Property investment outside the core housing and shopping sectors is set to rise to a record £14.3 billion by the end of 2016, according to research by consultant Knight Frank
The report has found that while the traditional sectors of shops, commercial and industrial still make up the bulk of investment portfolios, momentum in specialist property is growing.
Last year, specialist property accounted for 18.3 per cent of UK commercial real-estate investment. Its four core sectors – hotels, healthcare, student property and automotive – saw volumes exceed five and 10 year averages, with hotels and student property setting new benchmarks over the year.
An average of 62 per cent of investment in the four sectors was from overseas investors.
The reports points to the scale of mergers and acquisitions at the operational level in specialist property as further evidence of growing momentum, noting that acquisitions are not only by private equity players but also real-estate investment trusts, hedge funds, family offices and US trade interests.
Investors’ primary focus now is the longevity and durability of their income return
Shaun Roy, head of specialist property investment at Knight Frank, said: ‘The market has changed. Investors’ primary focus now is the longevity and durability of their income return, and the specialist sectors are ideally suited to offer this style of investment product to the market.’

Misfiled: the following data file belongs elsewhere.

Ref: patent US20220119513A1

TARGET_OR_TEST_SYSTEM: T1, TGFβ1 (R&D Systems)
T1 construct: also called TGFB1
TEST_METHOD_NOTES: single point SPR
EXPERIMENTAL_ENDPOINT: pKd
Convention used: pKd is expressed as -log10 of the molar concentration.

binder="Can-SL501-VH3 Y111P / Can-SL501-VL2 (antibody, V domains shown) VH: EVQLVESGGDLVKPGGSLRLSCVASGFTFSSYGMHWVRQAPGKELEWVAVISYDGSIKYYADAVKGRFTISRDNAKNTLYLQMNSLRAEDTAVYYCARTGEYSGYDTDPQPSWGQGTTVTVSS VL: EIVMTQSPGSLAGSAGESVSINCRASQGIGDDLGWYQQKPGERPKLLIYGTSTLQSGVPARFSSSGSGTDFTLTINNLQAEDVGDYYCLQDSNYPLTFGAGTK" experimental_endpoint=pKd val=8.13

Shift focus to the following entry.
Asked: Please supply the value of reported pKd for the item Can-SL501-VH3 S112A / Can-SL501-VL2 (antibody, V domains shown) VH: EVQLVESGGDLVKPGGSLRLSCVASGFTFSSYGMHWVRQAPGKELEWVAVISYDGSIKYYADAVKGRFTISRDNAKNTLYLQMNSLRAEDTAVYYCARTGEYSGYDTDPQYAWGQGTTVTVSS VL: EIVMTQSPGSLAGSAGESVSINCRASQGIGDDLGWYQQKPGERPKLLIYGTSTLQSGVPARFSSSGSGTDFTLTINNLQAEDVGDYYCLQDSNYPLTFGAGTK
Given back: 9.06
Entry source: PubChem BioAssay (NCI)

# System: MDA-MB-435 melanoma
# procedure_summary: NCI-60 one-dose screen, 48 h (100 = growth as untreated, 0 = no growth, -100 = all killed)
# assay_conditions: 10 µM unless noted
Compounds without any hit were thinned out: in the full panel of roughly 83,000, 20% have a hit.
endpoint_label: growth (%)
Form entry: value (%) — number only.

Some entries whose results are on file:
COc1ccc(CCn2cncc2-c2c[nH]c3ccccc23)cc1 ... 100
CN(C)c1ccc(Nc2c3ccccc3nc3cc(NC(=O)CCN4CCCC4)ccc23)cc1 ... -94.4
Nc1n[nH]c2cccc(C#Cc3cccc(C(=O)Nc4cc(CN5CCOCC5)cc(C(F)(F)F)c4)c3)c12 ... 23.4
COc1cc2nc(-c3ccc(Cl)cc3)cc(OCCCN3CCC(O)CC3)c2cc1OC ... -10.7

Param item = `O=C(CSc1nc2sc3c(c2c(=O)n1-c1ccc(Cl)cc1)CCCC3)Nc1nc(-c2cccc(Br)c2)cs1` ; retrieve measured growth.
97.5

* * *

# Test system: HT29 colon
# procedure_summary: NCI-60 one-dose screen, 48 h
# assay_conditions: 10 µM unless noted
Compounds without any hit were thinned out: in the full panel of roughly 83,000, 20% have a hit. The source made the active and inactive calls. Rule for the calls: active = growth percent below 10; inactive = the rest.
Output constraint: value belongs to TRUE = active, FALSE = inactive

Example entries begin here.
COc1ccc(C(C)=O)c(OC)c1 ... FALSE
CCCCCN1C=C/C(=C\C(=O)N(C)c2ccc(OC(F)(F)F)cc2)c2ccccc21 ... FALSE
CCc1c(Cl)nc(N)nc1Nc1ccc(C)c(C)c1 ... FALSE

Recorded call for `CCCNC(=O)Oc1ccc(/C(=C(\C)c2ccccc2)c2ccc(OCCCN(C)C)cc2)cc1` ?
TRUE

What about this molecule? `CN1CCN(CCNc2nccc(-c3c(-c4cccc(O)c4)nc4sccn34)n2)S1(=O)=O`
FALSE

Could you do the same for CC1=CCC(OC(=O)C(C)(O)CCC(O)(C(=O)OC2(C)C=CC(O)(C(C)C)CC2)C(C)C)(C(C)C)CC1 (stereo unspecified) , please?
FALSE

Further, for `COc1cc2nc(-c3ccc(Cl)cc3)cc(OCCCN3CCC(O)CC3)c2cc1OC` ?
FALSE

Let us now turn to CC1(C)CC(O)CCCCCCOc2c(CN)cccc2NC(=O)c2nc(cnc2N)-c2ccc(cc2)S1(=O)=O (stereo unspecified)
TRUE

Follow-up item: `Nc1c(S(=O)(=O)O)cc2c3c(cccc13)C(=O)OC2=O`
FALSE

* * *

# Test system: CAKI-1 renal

But the report raises a number of factors that could dissuade investors from specialist property: limited potential for change of use; a lack of available data to analyse historic and future performance; the hardening of yields as interest in the market increases; and operational risk.
There are also fears about political and regulatory input – such as the introduction this month of the National Living Wage, which has increased staffing costs for care home and hotel operators – and whether Britain will stay in the EU.
Even so Lee Elliott, head of commercial research at Knight Frank, said the momentum that had been built within the special property sectors would be maintained. ‘Despite emerging headwinds such as the EU referendum and the operational effects of the National Living Wage, the inherent qualities and drivers of these sectors will be alluring to a broad array of investors,’ he said.